Lake of Menteith
9th Sept 2014
11/9/14 STOP STOP PRESS
Just received news from Stirling Council's Consultant in Public Health Medicine via Stirling Council Environmental Health Team - in the light of the algae being classified as non toxic....
"so long as there are still no fish mortalities and no fish are exhibiting abnormal behaviour in the lake, then any fish caught in the parts of the lake that are not affected by the algal scum can be used for human consumption. The liver and gut from any such fish should still not be fed to pets."
They have taken further algae samples as a precaution. In the meantime we all know we need some wind (hopefully arriving on Sunday) to disrupt the algae. Catching for the table is again possible. QG
9/9/14 Catch and Release at Lake while Algae Investigated.
The big story as most regulars will be aware is the algal bloom at the Lake. It is generally considered to be the heaviest bloom for many a year and thicker than many have seen before at the Lake. It is caused by blue green algae and is not related to the problem which occurred 5 ½ years ago which was due to anaerobic breakdown of disturbed sediment. The cause of the scum has not been attributed to increased nutrient levels in the Lake. Phosphate and nitrate levels appear not to have changed – although further scrutiny of these parameters (with an eye for future weather patterns) will be a wise step. The obvious factor that is different this year is the input of heat and light – the other important factors affecting algal growth. The variability in weather within Scotland and the UK is significant. We had practically no frosts at Menteith last winter – certainly not a shard of ice formed on the Lake and it has been followed by one of the driest/warmest summers on record. The lack of winter frost resulted in high algal numbers at the beginning of the year and with the higher than usual amounts of heat and sunlight acting on this increased algal presence – a bloom has resulted. Lastly the danger times for algal bloom is the autumnal turnover of the water column when cooler nights (we were scraping the cars a few weeks ago) cause cooling of the surface waters which displace warmer more nutrient rich water near the sediments causing them to rise up and bring nutrients to the surface - aiding algal growth. This has been followed by two weeks of very light winds which allows the algae to move to the surface of the lake where maximum photosynthesis and growth is possible. These same light winds lead to a thick accumulation of algae on windward shores and at levels where ingestion may be harmful. The first casualties (if the algal contains toxins) tend to be dogs that go in the water then lick their coats clean. Lake management was anxious to avoid any potential problems and therefor informed the authorities of the potential hazard accumulating on areas with public access. There has been no fish mortality, not surprising, as blue greens in themselves are non-toxic to fish. When an algal bloom decays, fish problems can arise due to lack of oxygen.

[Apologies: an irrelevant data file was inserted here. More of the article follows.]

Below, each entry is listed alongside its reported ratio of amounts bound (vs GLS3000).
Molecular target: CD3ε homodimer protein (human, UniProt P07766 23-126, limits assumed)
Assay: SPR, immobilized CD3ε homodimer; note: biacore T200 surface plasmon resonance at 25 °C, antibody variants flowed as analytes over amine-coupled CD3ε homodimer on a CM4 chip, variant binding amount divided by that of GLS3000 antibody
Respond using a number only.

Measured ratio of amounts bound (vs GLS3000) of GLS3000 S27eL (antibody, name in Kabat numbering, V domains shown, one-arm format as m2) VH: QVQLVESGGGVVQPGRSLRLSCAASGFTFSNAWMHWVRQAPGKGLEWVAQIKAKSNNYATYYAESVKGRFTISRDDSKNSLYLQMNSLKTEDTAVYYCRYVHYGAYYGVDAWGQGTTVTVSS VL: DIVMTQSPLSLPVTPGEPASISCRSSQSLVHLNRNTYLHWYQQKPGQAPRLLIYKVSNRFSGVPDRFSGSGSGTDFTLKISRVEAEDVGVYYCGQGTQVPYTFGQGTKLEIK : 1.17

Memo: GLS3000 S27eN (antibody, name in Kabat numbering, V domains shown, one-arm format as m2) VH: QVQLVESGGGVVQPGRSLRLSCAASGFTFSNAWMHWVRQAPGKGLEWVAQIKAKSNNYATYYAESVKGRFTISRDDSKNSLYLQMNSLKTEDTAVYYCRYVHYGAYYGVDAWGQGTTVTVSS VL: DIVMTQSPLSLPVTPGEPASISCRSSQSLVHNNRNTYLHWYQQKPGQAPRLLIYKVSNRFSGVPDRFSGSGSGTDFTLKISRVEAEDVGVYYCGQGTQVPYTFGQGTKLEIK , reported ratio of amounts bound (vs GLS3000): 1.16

Due to our notification, Scottish Government advice then swung into action with pre-agreed protocols. It should be noted that these protocols are in the scientific vanguard against the potential dangers of blue green algae. This is due to Scotland being the home of two world algal experts in Dundee/Edinburgh and Aberdeen. It is probably fair to say that their knowledge has led to stricter guidelines being in force in Scotland than in other parts of the UK. It is also a known fact that there are many other fisheries with blue-green algal blooms at present but it seems the Lake is the only one where Scottish government guidelines are being followed to the letter and actually exceeded (regarding the imposition of catch and release only). The interests of public health is paramount and hopefully the investigations at the Lake will allow for more confidence in the future – re public health and blue green algae in trout fisheries. Samples of algae (taken from the thickest accumulations) have been sent to Robert Gordon University for analysis. According to the Prof in charge, there is a 50% chance that the algae will not contain harmful compounds and we can start keeping fish again. We will hopefully get a result on this tomorrow. In the event of the algae being shown to contain toxins then the scum warning signs would remain in place and fish samples will be analysed. No toxins have ever been found in fish in Scotland and the experts expect that the trout flesh will be clear of problems.
Catches have been reported to be excellent. With several boats (Mike Middlemas and Colin Taylor from Crieff, Mr.McKendrick from Alva and Jim Twaddle from Cumbernauld) anglers reporting their best ever days on the Lake. The clear areas have been predominantly the western basin (Malling shore) and Gateside – ask staff on arrival. The Butts and Lochend have also fished well. With the light southwesterly on shore breeze arriving at midday, the eastern shore and hotel bay (i.e. the boats) tend to have the thickest accumulation of algae. Two days of strong wind would probably be sufficient to end the bloom – unfortunately this is not forecast. The big competitions this Autumn will go ahead using catch and release tactics if need be. QG